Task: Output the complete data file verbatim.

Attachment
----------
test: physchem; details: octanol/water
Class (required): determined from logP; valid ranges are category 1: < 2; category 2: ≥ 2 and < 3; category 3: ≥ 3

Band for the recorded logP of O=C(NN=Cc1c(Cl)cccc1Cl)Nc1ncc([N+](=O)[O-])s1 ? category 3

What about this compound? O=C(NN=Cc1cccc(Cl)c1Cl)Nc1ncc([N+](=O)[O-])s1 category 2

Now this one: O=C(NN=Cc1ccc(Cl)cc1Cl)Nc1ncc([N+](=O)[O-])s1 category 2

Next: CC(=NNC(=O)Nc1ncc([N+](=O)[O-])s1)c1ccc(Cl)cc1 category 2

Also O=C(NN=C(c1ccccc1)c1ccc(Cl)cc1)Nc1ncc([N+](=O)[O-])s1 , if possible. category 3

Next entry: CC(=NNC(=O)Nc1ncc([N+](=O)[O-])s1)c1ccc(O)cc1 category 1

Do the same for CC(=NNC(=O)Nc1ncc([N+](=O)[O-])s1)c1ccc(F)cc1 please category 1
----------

test: physchem; details: octanol/water
Class (required): determined from logP; valid ranges are category 1: < 2; category 2: ≥ 2 and < 3; category 3: ≥ 3

Band for the recorded logP of O=C(NN=Cc1c(Cl)cccc1Cl)Nc1ncc([N+](=O)[O-])s1 ? category 3

What about this compound? O=C(NN=Cc1cccc(Cl)c1Cl)Nc1ncc([N+](=O)[O-])s1 category 2

Now this one: O=C(NN=Cc1ccc(Cl)cc1Cl)Nc1ncc([N+](=O)[O-])s1 category 2

Next: CC(=NNC(=O)Nc1ncc([N+](=O)[O-])s1)c1ccc(Cl)cc1 category 2

Also O=C(NN=C(c1ccccc1)c1ccc(Cl)cc1)Nc1ncc([N+](=O)[O-])s1 , if possible. category 3

Next entry: CC(=NNC(=O)Nc1ncc([N+](=O)[O-])s1)c1ccc(O)cc1 category 1

Do the same for CC(=NNC(=O)Nc1ncc([N+](=O)[O-])s1)c1ccc(F)cc1 please category 1